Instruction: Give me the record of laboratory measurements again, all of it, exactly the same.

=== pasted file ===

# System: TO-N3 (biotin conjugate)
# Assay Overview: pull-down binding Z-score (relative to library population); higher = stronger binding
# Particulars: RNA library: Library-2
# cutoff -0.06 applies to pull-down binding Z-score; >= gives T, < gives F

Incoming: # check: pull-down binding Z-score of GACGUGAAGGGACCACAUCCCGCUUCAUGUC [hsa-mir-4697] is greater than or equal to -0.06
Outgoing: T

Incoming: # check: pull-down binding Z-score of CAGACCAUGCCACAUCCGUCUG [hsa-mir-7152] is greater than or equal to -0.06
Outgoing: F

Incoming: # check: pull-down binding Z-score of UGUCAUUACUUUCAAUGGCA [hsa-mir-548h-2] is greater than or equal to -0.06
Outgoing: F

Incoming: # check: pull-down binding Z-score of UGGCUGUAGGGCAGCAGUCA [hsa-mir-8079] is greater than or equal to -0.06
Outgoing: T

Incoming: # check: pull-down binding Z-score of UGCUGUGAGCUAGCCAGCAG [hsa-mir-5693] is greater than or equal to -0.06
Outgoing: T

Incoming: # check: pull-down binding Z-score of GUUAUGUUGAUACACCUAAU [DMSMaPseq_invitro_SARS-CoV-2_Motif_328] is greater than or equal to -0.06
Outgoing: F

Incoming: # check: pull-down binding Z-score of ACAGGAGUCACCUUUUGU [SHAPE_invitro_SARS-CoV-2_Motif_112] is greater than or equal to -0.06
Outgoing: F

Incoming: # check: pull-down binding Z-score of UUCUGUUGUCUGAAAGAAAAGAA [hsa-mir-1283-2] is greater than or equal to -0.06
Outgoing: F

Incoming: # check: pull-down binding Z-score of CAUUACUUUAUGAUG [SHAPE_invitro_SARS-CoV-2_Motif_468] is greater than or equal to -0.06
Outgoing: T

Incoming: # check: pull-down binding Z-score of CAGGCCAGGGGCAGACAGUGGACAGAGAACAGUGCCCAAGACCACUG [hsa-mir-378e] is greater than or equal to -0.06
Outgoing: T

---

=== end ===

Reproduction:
# System: TO-N3 (biotin conjugate)
# Assay Overview: pull-down binding Z-score (relative to library population); higher = stronger binding
# Particulars: RNA library: Library-2
# cutoff -0.06 applies to pull-down binding Z-score; >= gives T, < gives F

Incoming: # check: pull-down binding Z-score of GACGUGAAGGGACCACAUCCCGCUUCAUGUC [hsa-mir-4697] is greater than or equal to -0.06
Outgoing: T

Incoming: # check: pull-down binding Z-score of CAGACCAUGCCACAUCCGUCUG [hsa-mir-7152] is greater than or equal to -0.06
Outgoing: F

Incoming: # check: pull-down binding Z-score of UGUCAUUACUUUCAAUGGCA [hsa-mir-548h-2] is greater than or equal to -0.06
Outgoing: F

Incoming: # check: pull-down binding Z-score of UGGCUGUAGGGCAGCAGUCA [hsa-mir-8079] is greater than or equal to -0.06
Outgoing: T

Incoming: # check: pull-down binding Z-score of UGCUGUGAGCUAGCCAGCAG [hsa-mir-5693] is greater than or equal to -0.06
Outgoing: T

Incoming: # check: pull-down binding Z-score of GUUAUGUUGAUACACCUAAU [DMSMaPseq_invitro_SARS-CoV-2_Motif_328] is greater than or equal to -0.06
Outgoing: F

Incoming: # check: pull-down binding Z-score of ACAGGAGUCACCUUUUGU [SHAPE_invitro_SARS-CoV-2_Motif_112] is greater than or equal to -0.06
Outgoing: F

Incoming: # check: pull-down binding Z-score of UUCUGUUGUCUGAAAGAAAAGAA [hsa-mir-1283-2] is greater than or equal to -0.06
Outgoing: F

Incoming: # check: pull-down binding Z-score of CAUUACUUUAUGAUG [SHAPE_invitro_SARS-CoV-2_Motif_468] is greater than or equal to -0.06
Outgoing: T

Incoming: # check: pull-down binding Z-score of CAGGCCAGGGGCAGACAGUGGACAGAGAACAGUGCCCAAGACCACUG [hsa-mir-378e] is greater than or equal to -0.06
Outgoing: T

---